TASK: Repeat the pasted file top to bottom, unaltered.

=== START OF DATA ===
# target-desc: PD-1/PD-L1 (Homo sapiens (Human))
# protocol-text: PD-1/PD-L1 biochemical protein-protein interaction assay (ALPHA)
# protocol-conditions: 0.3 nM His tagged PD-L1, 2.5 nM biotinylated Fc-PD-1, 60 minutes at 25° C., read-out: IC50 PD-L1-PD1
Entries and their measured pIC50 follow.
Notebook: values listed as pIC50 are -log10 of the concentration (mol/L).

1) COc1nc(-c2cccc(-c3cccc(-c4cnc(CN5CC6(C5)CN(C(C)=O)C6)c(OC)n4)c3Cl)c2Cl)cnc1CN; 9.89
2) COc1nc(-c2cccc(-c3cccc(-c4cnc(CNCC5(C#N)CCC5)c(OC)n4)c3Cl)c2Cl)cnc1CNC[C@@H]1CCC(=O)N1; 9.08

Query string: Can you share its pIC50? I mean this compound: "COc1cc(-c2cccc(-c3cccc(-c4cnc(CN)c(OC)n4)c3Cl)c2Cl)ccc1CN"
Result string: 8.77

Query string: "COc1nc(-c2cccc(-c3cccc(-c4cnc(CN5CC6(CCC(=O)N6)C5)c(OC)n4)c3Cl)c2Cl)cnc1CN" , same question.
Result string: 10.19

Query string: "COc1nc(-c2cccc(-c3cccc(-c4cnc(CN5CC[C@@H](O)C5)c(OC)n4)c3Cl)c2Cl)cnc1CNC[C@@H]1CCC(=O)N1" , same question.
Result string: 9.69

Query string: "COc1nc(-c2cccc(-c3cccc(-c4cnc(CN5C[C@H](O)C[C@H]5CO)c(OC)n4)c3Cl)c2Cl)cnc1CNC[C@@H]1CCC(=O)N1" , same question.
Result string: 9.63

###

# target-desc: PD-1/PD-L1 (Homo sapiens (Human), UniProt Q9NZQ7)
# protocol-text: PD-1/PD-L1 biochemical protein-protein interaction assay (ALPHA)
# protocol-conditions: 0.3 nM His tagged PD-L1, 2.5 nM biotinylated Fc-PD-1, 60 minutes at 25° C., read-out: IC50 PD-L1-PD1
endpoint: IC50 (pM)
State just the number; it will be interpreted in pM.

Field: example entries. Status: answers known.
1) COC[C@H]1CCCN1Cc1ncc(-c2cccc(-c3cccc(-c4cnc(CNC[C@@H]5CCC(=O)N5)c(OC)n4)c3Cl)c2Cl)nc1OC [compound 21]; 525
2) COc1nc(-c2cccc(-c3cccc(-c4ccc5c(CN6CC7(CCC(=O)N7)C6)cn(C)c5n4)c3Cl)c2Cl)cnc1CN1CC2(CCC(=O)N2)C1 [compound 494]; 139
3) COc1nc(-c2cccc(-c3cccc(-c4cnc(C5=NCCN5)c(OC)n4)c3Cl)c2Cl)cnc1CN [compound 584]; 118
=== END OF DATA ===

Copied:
# target-desc: PD-1/PD-L1 (Homo sapiens (Human))
# protocol-text: PD-1/PD-L1 biochemical protein-protein interaction assay (ALPHA)
# protocol-conditions: 0.3 nM His tagged PD-L1, 2.5 nM biotinylated Fc-PD-1, 60 minutes at 25° C., read-out: IC50 PD-L1-PD1
Entries and their measured pIC50 follow.
Notebook: values listed as pIC50 are -log10 of the concentration (mol/L).

1) COc1nc(-c2cccc(-c3cccc(-c4cnc(CN5CC6(C5)CN(C(C)=O)C6)c(OC)n4)c3Cl)c2Cl)cnc1CN; 9.89
2) COc1nc(-c2cccc(-c3cccc(-c4cnc(CNCC5(C#N)CCC5)c(OC)n4)c3Cl)c2Cl)cnc1CNC[C@@H]1CCC(=O)N1; 9.08

Query string: Can you share its pIC50? I mean this compound: "COc1cc(-c2cccc(-c3cccc(-c4cnc(CN)c(OC)n4)c3Cl)c2Cl)ccc1CN"
Result string: 8.77

Query string: "COc1nc(-c2cccc(-c3cccc(-c4cnc(CN5CC6(CCC(=O)N6)C5)c(OC)n4)c3Cl)c2Cl)cnc1CN" , same question.
Result string: 10.19

Query string: "COc1nc(-c2cccc(-c3cccc(-c4cnc(CN5CC[C@@H](O)C5)c(OC)n4)c3Cl)c2Cl)cnc1CNC[C@@H]1CCC(=O)N1" , same question.
Result string: 9.69

Query string: "COc1nc(-c2cccc(-c3cccc(-c4cnc(CN5C[C@H](O)C[C@H]5CO)c(OC)n4)c3Cl)c2Cl)cnc1CNC[C@@H]1CCC(=O)N1" , same question.
Result string: 9.63

###

# target-desc: PD-1/PD-L1 (Homo sapiens (Human), UniProt Q9NZQ7)
# protocol-text: PD-1/PD-L1 biochemical protein-protein interaction assay (ALPHA)
# protocol-conditions: 0.3 nM His tagged PD-L1, 2.5 nM biotinylated Fc-PD-1, 60 minutes at 25° C., read-out: IC50 PD-L1-PD1
endpoint: IC50 (pM)
State just the number; it will be interpreted in pM.

Field: example entries. Status: answers known.
1) COC[C@H]1CCCN1Cc1ncc(-c2cccc(-c3cccc(-c4cnc(CNC[C@@H]5CCC(=O)N5)c(OC)n4)c3Cl)c2Cl)nc1OC [compound 21]; 525
2) COc1nc(-c2cccc(-c3cccc(-c4ccc5c(CN6CC7(CCC(=O)N7)C6)cn(C)c5n4)c3Cl)c2Cl)cnc1CN1CC2(CCC(=O)N2)C1 [compound 494]; 139
3) COc1nc(-c2cccc(-c3cccc(-c4cnc(C5=NCCN5)c(OC)n4)c3Cl)c2Cl)cnc1CN [compound 584]; 118